Lib Dems have a stinker
Bit of a stinker all round for the Liberal Democrats.
Not wonderful for the Scottish Secretary Michael Moore - although the Vince Cable stuff is of an entirely different order.
Let us deal with Mr Moore first. He is making no overt complaints about the method by which he was secretly taped - only too well aware that such complaints would sound limp.
Instead, his defence is that it is scarcely a secret that, as a Liberal Democrat, he does not pursue the precise path mapped out by the Conservatives.
So, on child benefit, he says it is the anomalies in the change - and not the change itself - which concern him.
On tuition fees, he says it is well known that this has been painful for Liberal Democrats.
To which one might well respond that it will be a sight more painful for those students in England who end up paying increased charges - when they believed they had a pledge from the LibDems to thwart those increases if they could: not to assist their passage.
Again, though, Mr Moore told the bogus "constituents" what he insists he is telling everyone: that the gains of stable government, with LibDem influence, outweigh the political agony of a particular U-turn.
Even if one accepts that argument at face value - and many will not - it would appear that Mr Moore still faces a fundamental question.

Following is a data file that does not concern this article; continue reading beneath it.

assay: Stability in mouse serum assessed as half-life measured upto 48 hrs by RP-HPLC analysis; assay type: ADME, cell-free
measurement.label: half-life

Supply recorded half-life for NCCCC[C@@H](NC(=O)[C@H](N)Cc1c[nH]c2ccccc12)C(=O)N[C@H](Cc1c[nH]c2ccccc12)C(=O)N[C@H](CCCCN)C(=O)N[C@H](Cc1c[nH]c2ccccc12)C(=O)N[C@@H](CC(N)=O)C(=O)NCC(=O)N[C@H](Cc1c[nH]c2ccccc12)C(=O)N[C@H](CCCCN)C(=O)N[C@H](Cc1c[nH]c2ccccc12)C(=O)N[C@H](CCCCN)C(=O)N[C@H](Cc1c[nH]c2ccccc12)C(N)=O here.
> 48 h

One which I posed to him openly, on camera.
If, as he tells his "constituents", he entered politics partly because he "hated" what the Tories were doing to Scotland, why on earth is he in coalition with them?
His answer was that times and circumstances have changed: that, again, it is advantageous to the UK at this time of economic uncertainty to have a government with a stable majority and an agreed programme; that there have been gains for the LibDems as well as the Tories in the coalition agreement.
To turn now to Mr Cable. What did he think he was doing? Bad enough that he is heard apparently boasting that he could bring down the government by resigning (a scenario which he later discounted.)
He sounded for all the world like a grumpy junior clerk in a dead-end job declaring: I could walk away, you know - just see how they'd get on then.
Far worse that he is recorded declaring war on Rupert Murdoch - when he was, at the time of recording, in the process of considering and judging the media tycoon's application to take over the whole of BSkyB.
Let us be clear what does - and does not - matter about this.
It does not matter, at this stage, whether Mr Cable was right or wrong to oppose Mr Murdoch.
It is not a question of the verdict - but that the sentence was pronounced, Alice in Wonderland style, before the verdict or even the court hearing.
It is a question of process. Which truly matters in government. And the law.
As one LibDem MSP said to me, even the most junior councillor would know not to comment on a planning application - if they were members of the planning committee.
Let alone the sole final arbiter. Even if approached by "constituents".